Review of The Debian System: Concepts and Techniques
Aric Campling -- 24 February 2006 (C) -- Page 1
The Debian System: Concepts and Techniques is not, however, for the Linux beginner. It does not serve as an introduction to Linux, or to the multitude of GNU tools and other applications commonly found across the gamut of Linux distributions.
It can be a valuable reference for the Debian GNU-Linux OS alongside a true Linux beginner's manual, but it is not a step-by-step walkthrough for a true Linux beginner. In The Debian System: Concepts and Techniques, Krafft provides recommendations for Linux beginners who wish to use his book in tandem with a more general Linux reference.
Many books have been written about the Debian Linux system. The Debian System: Concepts and Techniques by Martin F. Krafft (No Starch Press, ISBN 1-593270-69-0. $44.95) is one of the most recent. (Link in the Resources section at the end of this article on Page 3.)
Author, Martin Krafft, was a Ph.D. student at the University of Zurich's Artificial Intelligence Lab at the time The Debian System was published. Currently he is a Ph.D. student at the University of Limerick, Ireland, where he researches workflow in global volunteer projects.
Martin Krafft is a Debian maintainer and he has invested lots of time and effort into compiling a book about Debian GNU-Linux. That book, The Debian System: Concepts and Techniques, should satisfy the needs of many different users.
One challenge with releasing this book near the end of 2005 was that the sarge release of Debian GNU-Linux had remained in testing status for the past few years. Sarge at any time could have been promoted to stable.
This is precisely what happened shortly after The Debian System: Concepts and Techniques hit the streets. However, Krafft planned for this since he knew it would happen eventually. None of the information in this book is rendered obsolete by the promotion of the code from testing to stable status.
At times, Martin Krafft (for whom English is not a native language) had to use some clunky language to explain this promoting the code situation. However, his wording does not harm the reader's ability to understand the book. The promoting the code situation itself may be only slightly more confusing, but the mindful reader should have no trouble understanding this concept once it's familiar. Chapter 4 of The Debian System: Concepts and Techniques discusses code promotion.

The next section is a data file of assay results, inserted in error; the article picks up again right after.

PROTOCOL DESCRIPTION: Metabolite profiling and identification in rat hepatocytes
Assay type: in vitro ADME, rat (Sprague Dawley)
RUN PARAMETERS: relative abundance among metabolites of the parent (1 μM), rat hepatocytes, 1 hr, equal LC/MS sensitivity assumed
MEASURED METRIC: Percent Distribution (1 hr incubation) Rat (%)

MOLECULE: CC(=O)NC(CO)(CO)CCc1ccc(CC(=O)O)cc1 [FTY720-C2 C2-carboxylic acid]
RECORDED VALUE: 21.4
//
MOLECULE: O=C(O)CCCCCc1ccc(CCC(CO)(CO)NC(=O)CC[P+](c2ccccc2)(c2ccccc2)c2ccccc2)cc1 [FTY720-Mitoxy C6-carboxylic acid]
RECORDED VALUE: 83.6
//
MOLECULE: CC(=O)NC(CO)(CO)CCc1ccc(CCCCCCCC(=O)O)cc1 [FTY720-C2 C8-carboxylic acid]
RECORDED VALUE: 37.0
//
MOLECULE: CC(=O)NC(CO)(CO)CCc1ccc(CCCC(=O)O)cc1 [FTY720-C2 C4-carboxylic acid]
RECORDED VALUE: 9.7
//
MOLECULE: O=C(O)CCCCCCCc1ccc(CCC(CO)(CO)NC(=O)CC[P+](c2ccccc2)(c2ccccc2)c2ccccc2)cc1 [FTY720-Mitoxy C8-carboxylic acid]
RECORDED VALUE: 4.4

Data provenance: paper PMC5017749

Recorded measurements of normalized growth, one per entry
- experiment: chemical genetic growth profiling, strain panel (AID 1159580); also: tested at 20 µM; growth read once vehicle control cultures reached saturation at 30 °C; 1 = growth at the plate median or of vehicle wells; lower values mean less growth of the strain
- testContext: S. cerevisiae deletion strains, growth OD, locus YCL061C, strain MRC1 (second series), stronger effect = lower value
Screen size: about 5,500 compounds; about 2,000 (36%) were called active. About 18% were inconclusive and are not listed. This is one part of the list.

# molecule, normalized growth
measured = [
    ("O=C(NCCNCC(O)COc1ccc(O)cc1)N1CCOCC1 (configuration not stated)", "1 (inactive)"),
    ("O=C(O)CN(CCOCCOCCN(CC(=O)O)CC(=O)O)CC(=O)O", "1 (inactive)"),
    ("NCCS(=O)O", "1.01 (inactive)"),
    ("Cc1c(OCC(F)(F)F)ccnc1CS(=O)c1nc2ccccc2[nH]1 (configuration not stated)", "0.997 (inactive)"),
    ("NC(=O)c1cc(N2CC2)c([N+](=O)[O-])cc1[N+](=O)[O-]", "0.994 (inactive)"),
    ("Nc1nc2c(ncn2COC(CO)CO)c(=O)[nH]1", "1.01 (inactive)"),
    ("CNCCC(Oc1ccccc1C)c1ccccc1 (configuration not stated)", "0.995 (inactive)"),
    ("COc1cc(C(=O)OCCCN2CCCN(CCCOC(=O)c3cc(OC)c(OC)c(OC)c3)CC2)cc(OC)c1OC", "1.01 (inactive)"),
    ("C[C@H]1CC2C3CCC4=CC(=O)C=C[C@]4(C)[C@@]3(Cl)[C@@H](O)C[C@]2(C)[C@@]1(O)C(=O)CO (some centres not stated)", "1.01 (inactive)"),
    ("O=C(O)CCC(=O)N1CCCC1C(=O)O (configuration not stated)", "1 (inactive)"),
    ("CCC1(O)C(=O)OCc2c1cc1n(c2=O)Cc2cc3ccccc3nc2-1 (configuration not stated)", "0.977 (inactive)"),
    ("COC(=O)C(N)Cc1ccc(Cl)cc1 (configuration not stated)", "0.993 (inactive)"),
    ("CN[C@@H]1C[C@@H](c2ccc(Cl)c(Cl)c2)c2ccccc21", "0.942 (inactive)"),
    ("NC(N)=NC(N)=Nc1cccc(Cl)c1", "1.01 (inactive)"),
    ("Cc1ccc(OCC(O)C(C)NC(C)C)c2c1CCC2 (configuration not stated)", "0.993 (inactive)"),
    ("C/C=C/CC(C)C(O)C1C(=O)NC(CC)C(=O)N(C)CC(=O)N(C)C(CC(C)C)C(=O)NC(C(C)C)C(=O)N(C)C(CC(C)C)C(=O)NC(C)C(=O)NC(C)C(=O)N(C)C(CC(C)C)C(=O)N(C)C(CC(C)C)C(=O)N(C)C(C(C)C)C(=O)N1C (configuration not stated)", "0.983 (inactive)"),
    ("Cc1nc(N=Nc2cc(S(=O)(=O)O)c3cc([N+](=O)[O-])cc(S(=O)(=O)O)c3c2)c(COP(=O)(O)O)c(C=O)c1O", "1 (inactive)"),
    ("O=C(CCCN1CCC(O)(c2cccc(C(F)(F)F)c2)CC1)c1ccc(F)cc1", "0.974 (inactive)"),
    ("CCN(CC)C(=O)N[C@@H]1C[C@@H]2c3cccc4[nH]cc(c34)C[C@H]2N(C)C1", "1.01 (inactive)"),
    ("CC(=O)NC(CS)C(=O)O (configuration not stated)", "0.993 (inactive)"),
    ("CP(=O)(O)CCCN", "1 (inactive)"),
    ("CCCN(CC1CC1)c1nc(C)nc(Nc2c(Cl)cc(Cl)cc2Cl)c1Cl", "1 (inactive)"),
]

Is The Debian System: Concepts and Techniques for You?
I read this book from both the standpoint of a Debian user and from the standpoint of a Debian administrator. As an experienced Linux user and as a moderately experienced Debian user (so I thought), I figured I would be reviewing this book mostly for accuracy -- and to determine if it would be a good book for a person who is not now using Debian, but is thinking about using Debian, and/or currently is using Debian.
However, I discovered this book will have something new in store for all but the most advanced Debian users. While reading The Debian System: Concepts and Techniques, I was surprised to find out how much I did not know about Debian GNU-Linux, the very operating system (OS) I use. This was so, especially about Debian's community orientation and about some powerful Debian tools that I never knew existed. Read on to learn about these Debian tools.
Martin F. Krafft approaches The Debian System: Concepts and Techniques from a very practical stance. He writes with a very down-to-earth methodology that neither condescends to nor speaks over the heads of its intended readers. Moreover, Krafft breaks the ice at the beginning of every chapter with a witty quote from a Debian user, contributor, or maintainer.
Just about every page has footnotes that contain URLs to relevant Web sites where readers can go on-line to find more information about the point or topic being discussed. In some instances Krafft is honest about his biases towards Debian since he is a Debian developer. In other instances, which might elicit a chuckle or two, he reminds us that he also is human.
A Book for Reading and for Reference
The Debian System: Concepts and Techniques is divided into ten chapters and six appendices. The information is provided in a roughly logical progression along the continuum of a Linux system implementation from conceptualization, installation, management, administration, security, advanced concepts, through resources for further knowledge.
The flow of information through the book lends itself to being read front-to-back, if one so chooses. However, because of the wealth of knowledge contained in the book, it also serves well as a reference manual. You can look up material and jump right to the info that you need at that moment. In fact, Krafft advises his readers to skip around the book as they see fit.
For example, Chapter 2, The Debian project in a nutshell (all about the Debian project) starts off with a suggestion that readers can jump ahead if the material does not interest them. However, I personally found the chapter quite interesting because it details the underlying philosophies and structure of the Debian project.
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